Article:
Thirty-two years ago this month the great international relations theorist Hedley Bull ended his journey on this earth.
Bull was born in Sydney, Australia in 1932. He studied history and philosophy at the University of Sydney where he was influenced by the philosopher John Anderson. In 1953, he left Australia to study politics at Oxford and after two years he was appointed to an assistant lectureship in international relations at the London School of Economics and Political Science
Bull spent some time in government service. In 1965 he was appointed to the British Foreign Office as director of arms control and disarmament. Two years later, in 1967, he was appointed to a professorship of international relations at the Australian National University in Canberra.
In 1977, he gave the world his central work “The Anarchical Society.” The book represents the central text of the English School of International Relations. The English School states that nation-states live in a state of anarchy, each one pursuing its own interest, but there is a sense of order underneath the anarchy.
In “The Anarchical Society,” Bull said that nation-states, sharing a fear of violence, start to make rules and reveal the international order in a system of states. He said: “a group of states (or, more generally, a group of independent political communities) which not merely form a system, in the sense that the behavior of each is a necessary factor in the calculations of the others, but also have established by dialogue and consent common rules and institutions for the conduct of their relations, and recognize their common interest in maintaining these arrangements.”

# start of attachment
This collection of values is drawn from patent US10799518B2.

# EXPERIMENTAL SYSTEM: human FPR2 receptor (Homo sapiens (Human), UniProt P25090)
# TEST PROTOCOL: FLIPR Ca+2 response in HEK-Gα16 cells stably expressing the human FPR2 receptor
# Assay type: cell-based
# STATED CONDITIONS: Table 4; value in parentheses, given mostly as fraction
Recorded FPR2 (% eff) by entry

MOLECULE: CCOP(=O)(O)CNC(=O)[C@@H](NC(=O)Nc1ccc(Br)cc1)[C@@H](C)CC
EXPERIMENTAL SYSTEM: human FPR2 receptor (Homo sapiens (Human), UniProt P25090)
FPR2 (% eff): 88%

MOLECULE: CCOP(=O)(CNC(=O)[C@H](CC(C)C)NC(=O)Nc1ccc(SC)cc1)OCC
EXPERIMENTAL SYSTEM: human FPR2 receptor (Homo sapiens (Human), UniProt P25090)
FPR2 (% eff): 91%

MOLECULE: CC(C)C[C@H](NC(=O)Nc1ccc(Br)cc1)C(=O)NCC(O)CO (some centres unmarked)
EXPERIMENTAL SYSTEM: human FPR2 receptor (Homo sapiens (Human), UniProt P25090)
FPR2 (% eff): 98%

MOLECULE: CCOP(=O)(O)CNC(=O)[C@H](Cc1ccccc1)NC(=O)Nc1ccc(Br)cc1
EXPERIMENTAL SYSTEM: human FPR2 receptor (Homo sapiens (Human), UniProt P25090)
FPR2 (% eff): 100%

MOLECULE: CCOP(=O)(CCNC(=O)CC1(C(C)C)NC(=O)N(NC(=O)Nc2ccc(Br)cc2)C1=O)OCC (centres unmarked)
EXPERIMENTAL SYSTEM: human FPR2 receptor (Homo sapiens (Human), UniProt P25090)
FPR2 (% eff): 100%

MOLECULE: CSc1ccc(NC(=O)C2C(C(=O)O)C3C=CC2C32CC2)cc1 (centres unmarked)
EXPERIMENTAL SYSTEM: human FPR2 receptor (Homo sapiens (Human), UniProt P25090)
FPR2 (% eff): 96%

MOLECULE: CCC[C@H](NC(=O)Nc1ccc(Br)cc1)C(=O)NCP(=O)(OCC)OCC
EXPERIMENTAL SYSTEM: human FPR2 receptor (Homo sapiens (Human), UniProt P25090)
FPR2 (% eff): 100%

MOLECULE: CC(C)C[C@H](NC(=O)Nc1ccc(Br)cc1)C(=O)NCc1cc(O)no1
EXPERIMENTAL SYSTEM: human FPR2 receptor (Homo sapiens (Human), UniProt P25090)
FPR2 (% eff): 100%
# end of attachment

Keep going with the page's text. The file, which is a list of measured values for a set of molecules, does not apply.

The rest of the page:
Bull is also known as the father of modern arms control. He published a book “The Control of the Arms Race: Disarmament and Arms Control in the Missile Age” 12 years before “Anarchical Society” in 1965. Bull defined arms control as “restraint internationally exercised upon armaments policy, whether in respect of the level of armaments, their character, deployment or use.” In “Arms Control” he warned us of the dangers of amassing huge amount of arms. In this book he stated “If armaments do not of themselves produce war, certain kinds or levels or deployments of armaments may be more likely to give rise to the decision to go to war than others. If arms races do not necessarily lead to war, there are directions they can take which undermine security against it.”
Bull agreed with Realist School of international relations that said that nation-states always pursue their own interest but at the same time he saw a better international order based around international law and the restraint of force. Bull draws a map to peace that takes into account observations from the physical word but still holds onto human wishes and dreams – the metaphysical. Like in the field of international relations, Bull saw a need for balance when it came to working for a better world. During the final years of his life he had returned to Oxford as an instructor and was writing on third world justice, human rights and international law. Cancer claimed Bull’s life on May 18, 1985.